Button to scroll to the top of the page.

pol·y·math (ˈpä-lē-ˌmăth): 
n. A person of broad and varied learning.
[Greek polumathēs : polu-, poly- + manthanein, math-, to learn]

The Polymathic Scholars Program in the College of Natural Sciences at The University of Texas at Austin is designed for students with a commitment to science who also have compelling interests beyond their majors. Polymaths design a personalized field of study that emerges from each student's interests and related questions that require knowledge from more than one academic department. This Capstone field of study is officially designated on transcripts as the Evidence and Inquiry certificate, in fulfillment of the College's Bachelor of Science and Arts honors degree.

From their first semester to their last, Polymaths meet regularly in small groups with some of the university’s most gifted teachers and researchers. They also enjoy access to select honors courses and academic consultants on staff, and receive extensive instruction in advanced research methods, writing, and public speaking. In the senior-level Capstone course sequence, Polymaths develop research projects in their field of study and write a substantial thesis on a related topic under the supervision of a faculty mentor.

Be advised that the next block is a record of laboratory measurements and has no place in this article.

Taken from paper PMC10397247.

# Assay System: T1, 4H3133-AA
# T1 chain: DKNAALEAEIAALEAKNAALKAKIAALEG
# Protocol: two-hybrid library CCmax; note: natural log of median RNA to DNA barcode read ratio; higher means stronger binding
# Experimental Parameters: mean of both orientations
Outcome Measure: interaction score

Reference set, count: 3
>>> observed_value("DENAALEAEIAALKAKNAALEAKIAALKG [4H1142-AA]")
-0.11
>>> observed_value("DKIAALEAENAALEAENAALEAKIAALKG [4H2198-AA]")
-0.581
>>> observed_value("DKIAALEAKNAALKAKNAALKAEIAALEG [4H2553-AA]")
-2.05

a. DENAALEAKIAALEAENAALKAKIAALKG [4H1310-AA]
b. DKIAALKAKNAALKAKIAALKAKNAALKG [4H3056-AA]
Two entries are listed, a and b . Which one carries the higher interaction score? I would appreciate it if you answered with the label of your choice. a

The program's guiding philosophy is that the most interesting and productive questions occur at the intersections of academic disciplines, and that a major research university like UT-Austin is the ideal laboratory for answering them. 

The Evidence and Inquiry certificate is unique among certificate programs because it gives undergraduates the opportunity to create, rather than choose, a field of study. Each student is author of a unique field; each student designs an individual curriculum. Polymaths have created over 300 fields, from Health in the Developing World to Music and the Brain to Public Education in America.

Polymathic Scholars are creative, curious, and highly motivated students with diverse interests who enjoy extensive interaction with faculty—and with other creative, curious Polymaths like themselves.